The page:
Full Mission Ship’s Bridge Simulator at the Centre for Marine Simulation, part of the Marine Institute.

The offices of the Centre for Marine Simulation, in the West end of the Marine Institute on Ridge Road, look like offices anywhere. Cubicles, bulletin boards, photocopiers, a coffee table covered with trade magazines, the boss in a corner office. The boss of CMS is Captain Christopher Hearn, a Master Mariner. “Which means master of any vessel, of any tonnage, of any size, anywhere in the world,” he explains. If it can float, he can sail it.

Weary of being at sea year round, Hearn returned home in 2008 to helm the CMS, the most advanced marine simulation centre in North America, specializing in marine research and training for both the Marine Institute and industrial clients.

Hearn takes me from his office, past the photocopier, past the cubicles, past the coffee table and trade magazines, up and down a maze of stairs, and through a door into pitch blackness.

“Follow the yellow line on the floor,” he tells me. I can’t see the floor.

“Watch your head here,” he tells me, rapping his hand off a nose-level beam. My eyes have adjusted just enough to make it out, I duck under. When I straighten up I’m standing in front of a space pod, surrounded by water.

It’s the Full Mission Ship’s Bridge Simulator.

This is the most space-aged of 15 simulators at the CMS, and one of two that provide full motion simulation–the other is an eery replication of the Ballast Control Room from the Ocean Ranger.

The pod, filled with all the gear you’d find on a ship’s bridge, sits on a yaffle of hydraulic rams and pistons, surrounded by a giant screen. When it goes, and it goes, it puts you on the bridge of a ship on angry seas, sea sickness and all.

This summer the CMS is opening its doors each Tuesday and Thursday to invite the public to climb into the Full Mission Ship’s Bridge Simulator and, guided by the interpretive performance Calm Air put together by the Arts & Culture Centre, re-live of the sinking of the Titanic.

Yes, the Titanic. For $20 you too can go down with the most famous ship ever.

But the experience isn’t a play to people’s morbid curiosity. Calm Air, written by Ben Pittman, directed by Aiden Flynn, and starring Mike Smith, is the story of Harold Bride, the Titanic’s junior wireless operator who survived the disaster only to became, for a time, the centre of the post-sinking witch-hunt for a scapegoat. By focusing on Bride’s role in the disaster and its aftermath, Calm Air highlights the silver lining of the tragedy: a complete revamping of marine safety regulations. A revamping that leads, eventually, to the CMS.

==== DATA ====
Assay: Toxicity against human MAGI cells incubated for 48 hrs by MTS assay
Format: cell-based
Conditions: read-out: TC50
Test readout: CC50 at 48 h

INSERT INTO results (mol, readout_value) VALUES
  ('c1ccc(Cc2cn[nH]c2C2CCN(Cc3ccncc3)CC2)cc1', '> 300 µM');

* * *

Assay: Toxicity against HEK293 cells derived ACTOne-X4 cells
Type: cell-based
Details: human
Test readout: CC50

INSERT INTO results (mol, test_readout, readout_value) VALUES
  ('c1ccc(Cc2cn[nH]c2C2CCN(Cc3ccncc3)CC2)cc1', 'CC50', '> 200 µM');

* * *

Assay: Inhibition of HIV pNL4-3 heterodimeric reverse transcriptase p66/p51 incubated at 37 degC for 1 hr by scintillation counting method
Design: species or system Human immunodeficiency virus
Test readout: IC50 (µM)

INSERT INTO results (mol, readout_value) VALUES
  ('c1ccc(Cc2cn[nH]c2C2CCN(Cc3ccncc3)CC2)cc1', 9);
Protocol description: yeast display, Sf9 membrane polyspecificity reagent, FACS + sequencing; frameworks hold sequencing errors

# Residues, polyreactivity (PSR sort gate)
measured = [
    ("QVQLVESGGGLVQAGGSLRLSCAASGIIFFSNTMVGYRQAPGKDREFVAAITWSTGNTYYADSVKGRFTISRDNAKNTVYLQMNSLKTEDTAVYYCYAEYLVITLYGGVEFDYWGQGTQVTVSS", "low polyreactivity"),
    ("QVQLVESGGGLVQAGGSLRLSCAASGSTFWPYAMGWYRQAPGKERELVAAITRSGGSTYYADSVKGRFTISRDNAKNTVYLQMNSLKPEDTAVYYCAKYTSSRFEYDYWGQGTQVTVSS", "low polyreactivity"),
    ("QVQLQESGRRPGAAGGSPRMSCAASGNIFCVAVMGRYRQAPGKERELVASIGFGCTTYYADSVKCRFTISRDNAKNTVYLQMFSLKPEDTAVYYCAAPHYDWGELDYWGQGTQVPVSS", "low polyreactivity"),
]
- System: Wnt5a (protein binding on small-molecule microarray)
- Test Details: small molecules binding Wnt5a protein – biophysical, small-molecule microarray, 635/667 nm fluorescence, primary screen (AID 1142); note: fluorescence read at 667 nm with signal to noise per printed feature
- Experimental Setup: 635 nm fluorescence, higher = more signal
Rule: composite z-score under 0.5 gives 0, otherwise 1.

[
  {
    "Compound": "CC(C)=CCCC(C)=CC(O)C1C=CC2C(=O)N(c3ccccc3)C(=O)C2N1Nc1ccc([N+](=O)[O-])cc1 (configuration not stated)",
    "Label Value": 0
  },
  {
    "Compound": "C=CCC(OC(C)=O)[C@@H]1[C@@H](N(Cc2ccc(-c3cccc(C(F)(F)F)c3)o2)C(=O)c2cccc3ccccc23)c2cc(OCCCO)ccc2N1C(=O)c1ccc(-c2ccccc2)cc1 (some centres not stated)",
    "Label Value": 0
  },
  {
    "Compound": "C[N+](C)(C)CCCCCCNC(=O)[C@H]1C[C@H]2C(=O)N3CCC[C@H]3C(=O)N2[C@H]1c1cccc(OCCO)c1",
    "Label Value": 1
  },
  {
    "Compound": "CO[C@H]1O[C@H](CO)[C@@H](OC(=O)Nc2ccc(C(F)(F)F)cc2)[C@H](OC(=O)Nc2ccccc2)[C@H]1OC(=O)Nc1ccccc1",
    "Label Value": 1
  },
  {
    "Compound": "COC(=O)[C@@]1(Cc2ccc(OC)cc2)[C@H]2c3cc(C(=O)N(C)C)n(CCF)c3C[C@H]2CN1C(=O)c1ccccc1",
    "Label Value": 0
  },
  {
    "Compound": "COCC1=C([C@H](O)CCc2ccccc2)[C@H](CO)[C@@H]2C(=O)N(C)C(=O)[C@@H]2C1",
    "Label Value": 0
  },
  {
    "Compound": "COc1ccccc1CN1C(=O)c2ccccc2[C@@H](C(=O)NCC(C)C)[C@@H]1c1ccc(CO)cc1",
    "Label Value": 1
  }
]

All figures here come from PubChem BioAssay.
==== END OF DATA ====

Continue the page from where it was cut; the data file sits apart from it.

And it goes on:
“Out of the Titanic disaster came many good things,” says Hearn. “ SOLAS–the Safety of Life at Sea–which was a groundbreaking international maritime treaty that all nations signed on to and out of that came the IMO–International Maritime Organization–which is a UN entity that is the regulator, and the CMS, with everything it does, is really a progeny of all that.”

How to survive a shipwreck:

1. Don’t get wet: Real or simulated, the key to surviving a shipwreck is to not get wet. Especially when the water is near freezing.

2. Wear a life jacket: Harold Bride had to cold cock a no-good stoker who tried to steal a pal’s life jacket. “I did my duty,” Bride told the New York Times minutes after arriving in New York on the rescue ship Carpathia, “I hope I finished him.”

3. Don’t play in the band: Bride was the first to report, again in the New York Times, that the band played “Autumn” as the Titanic sank.

4. Hangashore: The CMS’ virtual Titanic hits the same virtual iceberg and virtually sinks thrice daily. The worst the passengers will get out of it may be a mild dose of seasickness. At sea, in a real sinking ship, you take your very slim chances.

The Titanic will be sinking three times every Tuesday and Thursday until the end of August. Tickets must be bought in advance from the Arts and Culture Centre Box Office or online.